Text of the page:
For Heidegger, thinking about technology starts with the ancient Greeks. In Plato, techne is part of the arts (poeisis). In Latin, technology is understood as instrumentum. Now technology means 1) human activity; 2) means to an end. Heidegger argues against this “correct” view of technology as instrumentum. For him, technology is a mode of revealing, or aletheia (usually translated as “truth” but H. tries to change this) as in Plato. Technology is how things come to presence, that is, in German, Entbergen. H. uses German words to understand the essence–Wesen, not as essentia–of technology.
How is technology destroying man’s relationship to Being? Because of what Heidegger names as the standing-reserve (Bestand-Gestell). The airplane or the hydroelectric plant in the Rhine River store energy, and do not let us experience Being in its essence. By contrast, the silver chalice of the religious ceremony or the simple windmill lets us experience Being as Entbergen.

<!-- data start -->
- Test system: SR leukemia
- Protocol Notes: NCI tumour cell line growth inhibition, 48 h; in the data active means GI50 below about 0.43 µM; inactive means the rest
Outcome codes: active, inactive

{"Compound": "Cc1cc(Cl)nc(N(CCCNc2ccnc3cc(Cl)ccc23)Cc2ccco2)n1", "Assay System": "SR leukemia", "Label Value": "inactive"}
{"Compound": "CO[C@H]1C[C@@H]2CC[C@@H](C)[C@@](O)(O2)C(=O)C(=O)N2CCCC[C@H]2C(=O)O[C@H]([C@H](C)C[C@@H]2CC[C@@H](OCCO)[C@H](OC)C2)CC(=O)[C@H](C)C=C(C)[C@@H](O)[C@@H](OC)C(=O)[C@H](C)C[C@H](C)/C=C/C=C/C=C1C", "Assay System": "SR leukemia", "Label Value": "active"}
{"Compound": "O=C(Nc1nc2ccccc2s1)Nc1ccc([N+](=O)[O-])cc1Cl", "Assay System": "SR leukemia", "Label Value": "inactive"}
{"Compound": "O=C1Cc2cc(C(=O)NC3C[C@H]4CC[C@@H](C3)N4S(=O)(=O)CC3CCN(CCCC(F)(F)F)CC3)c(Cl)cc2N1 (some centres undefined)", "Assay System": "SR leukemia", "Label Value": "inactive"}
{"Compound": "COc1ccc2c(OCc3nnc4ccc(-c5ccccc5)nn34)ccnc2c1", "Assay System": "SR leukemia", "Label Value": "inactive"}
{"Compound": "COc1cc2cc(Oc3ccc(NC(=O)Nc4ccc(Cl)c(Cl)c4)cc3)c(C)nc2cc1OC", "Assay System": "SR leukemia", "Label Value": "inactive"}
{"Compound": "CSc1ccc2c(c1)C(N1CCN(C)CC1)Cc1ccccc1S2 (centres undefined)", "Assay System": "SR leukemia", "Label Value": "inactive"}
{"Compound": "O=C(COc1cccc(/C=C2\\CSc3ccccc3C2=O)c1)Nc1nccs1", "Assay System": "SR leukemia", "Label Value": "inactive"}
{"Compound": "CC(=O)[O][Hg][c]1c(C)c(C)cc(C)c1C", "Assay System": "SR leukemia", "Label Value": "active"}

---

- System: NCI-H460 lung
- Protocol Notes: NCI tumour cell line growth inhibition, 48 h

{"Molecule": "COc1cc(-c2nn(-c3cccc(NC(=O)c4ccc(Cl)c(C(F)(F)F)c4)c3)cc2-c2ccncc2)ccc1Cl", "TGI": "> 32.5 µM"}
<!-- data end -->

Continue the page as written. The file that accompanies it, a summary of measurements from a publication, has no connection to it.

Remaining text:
What does H. propose? Listen and obey the call of Being. Like the poet Holderlin, H. thinks that within the danger of the standing-reserve of technology, a saving power will present itself, if we let it.